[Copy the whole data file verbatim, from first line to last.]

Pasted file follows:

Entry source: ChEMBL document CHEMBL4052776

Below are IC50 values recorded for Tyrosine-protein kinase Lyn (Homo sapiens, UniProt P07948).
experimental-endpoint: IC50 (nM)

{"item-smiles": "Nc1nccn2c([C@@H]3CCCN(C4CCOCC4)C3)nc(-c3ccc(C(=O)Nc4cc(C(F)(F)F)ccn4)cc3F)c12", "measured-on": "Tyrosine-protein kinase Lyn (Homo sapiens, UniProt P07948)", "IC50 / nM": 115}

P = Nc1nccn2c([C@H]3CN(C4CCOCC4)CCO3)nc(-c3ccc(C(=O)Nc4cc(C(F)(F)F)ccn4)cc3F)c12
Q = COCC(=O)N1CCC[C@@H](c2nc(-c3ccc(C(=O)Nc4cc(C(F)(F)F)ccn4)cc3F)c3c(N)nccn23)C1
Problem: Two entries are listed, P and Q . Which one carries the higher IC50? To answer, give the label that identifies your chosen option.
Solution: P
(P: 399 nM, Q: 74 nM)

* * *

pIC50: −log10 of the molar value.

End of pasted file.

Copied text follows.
Entry source: ChEMBL document CHEMBL4052776

Below are IC50 values recorded for Tyrosine-protein kinase Lyn (Homo sapiens, UniProt P07948).
experimental-endpoint: IC50 (nM)

{"item-smiles": "Nc1nccn2c([C@@H]3CCCN(C4CCOCC4)C3)nc(-c3ccc(C(=O)Nc4cc(C(F)(F)F)ccn4)cc3F)c12", "measured-on": "Tyrosine-protein kinase Lyn (Homo sapiens, UniProt P07948)", "IC50 / nM": 115}

P = Nc1nccn2c([C@H]3CN(C4CCOCC4)CCO3)nc(-c3ccc(C(=O)Nc4cc(C(F)(F)F)ccn4)cc3F)c12
Q = COCC(=O)N1CCC[C@@H](c2nc(-c3ccc(C(=O)Nc4cc(C(F)(F)F)ccn4)cc3F)c3c(N)nccn23)C1
Problem: Two entries are listed, P and Q . Which one carries the higher IC50? To answer, give the label that identifies your chosen option.
Solution: P
(P: 399 nM, Q: 74 nM)

* * *

pIC50: −log10 of the molar value.